In addition to the letters, the timeline shifts throughout the story. How does the structure create momentum and serve the plot?

So, the book contains two discrete narrative threads (one set in 1973 and the other in 2009) that wrap around each other like a double helix. In order for Barbara to return to her spiritual and emotional home and thus find peace in her adult life, she must solve various mysteries surrounding her family history. Therefore, the past must constantly press itself into the present story. As a newbie novelist, this structure was way out of my depth. Cat’s Eye by Margaret Atwood was super helpful in modeling such a split narrative.

Did you find yourself charting the younger and the older Barbara? Many split narratives are from separate characters, but you seem to have accepted an additional challenge by writing your main character at different times in her life.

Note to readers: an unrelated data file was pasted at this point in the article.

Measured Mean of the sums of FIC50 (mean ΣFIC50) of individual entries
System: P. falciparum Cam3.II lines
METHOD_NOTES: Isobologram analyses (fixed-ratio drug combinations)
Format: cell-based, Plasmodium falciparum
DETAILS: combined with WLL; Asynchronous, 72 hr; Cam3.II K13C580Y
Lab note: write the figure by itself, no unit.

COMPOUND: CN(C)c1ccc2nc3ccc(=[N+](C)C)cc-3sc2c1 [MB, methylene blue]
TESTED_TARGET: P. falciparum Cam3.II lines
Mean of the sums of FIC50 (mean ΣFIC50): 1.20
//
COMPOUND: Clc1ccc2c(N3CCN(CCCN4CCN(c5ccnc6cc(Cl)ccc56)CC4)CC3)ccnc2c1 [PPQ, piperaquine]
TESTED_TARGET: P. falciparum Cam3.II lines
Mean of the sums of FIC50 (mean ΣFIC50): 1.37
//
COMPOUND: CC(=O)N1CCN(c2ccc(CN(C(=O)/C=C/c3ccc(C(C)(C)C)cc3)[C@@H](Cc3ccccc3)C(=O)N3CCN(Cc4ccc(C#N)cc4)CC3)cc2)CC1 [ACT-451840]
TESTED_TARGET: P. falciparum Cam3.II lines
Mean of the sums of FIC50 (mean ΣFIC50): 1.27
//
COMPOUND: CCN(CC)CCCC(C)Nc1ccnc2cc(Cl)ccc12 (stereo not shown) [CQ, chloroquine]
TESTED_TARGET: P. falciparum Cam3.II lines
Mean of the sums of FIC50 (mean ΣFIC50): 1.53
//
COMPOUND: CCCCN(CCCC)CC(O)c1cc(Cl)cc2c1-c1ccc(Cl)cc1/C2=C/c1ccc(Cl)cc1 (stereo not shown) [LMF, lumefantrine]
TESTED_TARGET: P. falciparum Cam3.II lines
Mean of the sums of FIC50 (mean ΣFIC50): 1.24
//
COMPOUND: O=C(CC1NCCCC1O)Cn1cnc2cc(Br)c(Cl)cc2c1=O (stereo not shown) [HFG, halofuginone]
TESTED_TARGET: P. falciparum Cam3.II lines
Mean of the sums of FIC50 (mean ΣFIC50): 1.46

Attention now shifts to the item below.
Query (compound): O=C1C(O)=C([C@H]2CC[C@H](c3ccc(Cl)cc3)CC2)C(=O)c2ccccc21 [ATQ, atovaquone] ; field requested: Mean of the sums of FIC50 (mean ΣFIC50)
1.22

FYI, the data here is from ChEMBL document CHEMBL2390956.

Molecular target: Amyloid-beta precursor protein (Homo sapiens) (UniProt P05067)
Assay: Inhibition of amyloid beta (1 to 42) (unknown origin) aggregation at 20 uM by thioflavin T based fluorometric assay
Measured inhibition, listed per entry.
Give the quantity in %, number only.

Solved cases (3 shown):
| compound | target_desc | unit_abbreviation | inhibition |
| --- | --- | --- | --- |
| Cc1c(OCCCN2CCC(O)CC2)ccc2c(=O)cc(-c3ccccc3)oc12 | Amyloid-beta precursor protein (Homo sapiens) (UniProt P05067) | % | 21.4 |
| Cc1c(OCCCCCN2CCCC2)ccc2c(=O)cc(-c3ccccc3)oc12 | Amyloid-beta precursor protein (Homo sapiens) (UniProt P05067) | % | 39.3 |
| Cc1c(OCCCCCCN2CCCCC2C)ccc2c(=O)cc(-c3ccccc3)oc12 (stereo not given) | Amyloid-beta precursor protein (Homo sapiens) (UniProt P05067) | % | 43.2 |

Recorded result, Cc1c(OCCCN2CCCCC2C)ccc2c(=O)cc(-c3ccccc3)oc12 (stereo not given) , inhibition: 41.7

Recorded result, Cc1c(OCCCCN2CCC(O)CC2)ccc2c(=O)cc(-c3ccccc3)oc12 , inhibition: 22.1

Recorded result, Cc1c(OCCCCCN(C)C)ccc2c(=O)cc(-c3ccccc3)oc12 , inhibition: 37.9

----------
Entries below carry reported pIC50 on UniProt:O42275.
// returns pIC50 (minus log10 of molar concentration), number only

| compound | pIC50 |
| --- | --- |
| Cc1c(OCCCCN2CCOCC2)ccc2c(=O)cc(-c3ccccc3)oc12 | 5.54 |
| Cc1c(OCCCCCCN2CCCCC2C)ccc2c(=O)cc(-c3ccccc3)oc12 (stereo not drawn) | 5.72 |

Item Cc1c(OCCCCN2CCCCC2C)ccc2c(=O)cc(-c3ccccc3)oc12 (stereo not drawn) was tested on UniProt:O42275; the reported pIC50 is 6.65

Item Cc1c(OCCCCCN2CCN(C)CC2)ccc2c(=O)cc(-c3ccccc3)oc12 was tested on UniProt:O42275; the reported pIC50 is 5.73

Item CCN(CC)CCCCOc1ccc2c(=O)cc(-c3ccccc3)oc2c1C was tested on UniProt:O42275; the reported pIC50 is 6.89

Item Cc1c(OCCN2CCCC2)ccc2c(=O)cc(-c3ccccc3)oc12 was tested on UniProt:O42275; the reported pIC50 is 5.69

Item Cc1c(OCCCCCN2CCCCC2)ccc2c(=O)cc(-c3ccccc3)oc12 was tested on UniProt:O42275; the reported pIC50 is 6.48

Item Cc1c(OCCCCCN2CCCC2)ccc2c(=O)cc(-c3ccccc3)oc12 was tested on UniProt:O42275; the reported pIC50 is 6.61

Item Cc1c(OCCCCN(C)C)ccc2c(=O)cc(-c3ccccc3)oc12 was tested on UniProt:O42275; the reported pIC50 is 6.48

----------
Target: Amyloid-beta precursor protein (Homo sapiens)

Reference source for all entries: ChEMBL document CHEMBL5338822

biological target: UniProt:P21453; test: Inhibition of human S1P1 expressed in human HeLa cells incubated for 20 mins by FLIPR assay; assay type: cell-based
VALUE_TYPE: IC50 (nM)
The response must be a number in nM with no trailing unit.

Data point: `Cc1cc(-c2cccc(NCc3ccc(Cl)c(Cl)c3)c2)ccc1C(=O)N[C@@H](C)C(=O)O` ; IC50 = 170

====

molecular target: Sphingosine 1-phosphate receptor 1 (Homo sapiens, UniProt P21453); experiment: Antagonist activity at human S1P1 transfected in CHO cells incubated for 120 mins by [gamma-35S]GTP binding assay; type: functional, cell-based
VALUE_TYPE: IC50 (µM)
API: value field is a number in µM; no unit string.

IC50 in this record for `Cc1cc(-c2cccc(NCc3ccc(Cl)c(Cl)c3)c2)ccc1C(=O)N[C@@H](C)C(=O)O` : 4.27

Writing Barbara at different times of her life made me a little nuts because these two Barbaras are almost separate characters, except they share an emotional DNA. The young Barbara's voice came to me pretty quickly and, as I said, the letters she wrote to her best friend helped. The older Barbara eluded me. Finally, one day, out of frustration, I sat down at my computer and started tossing out questions to her. "Answer me, Barbara," I kind of barked, and miraculously she did. It sounds crazy, I know, but I tell my students to interview their characters when they find themselves as stuck as I was. 

Washing the Dead has been referred to as a "spiritual page-turner." How did you figure out how to write and manage the clues of this mystery?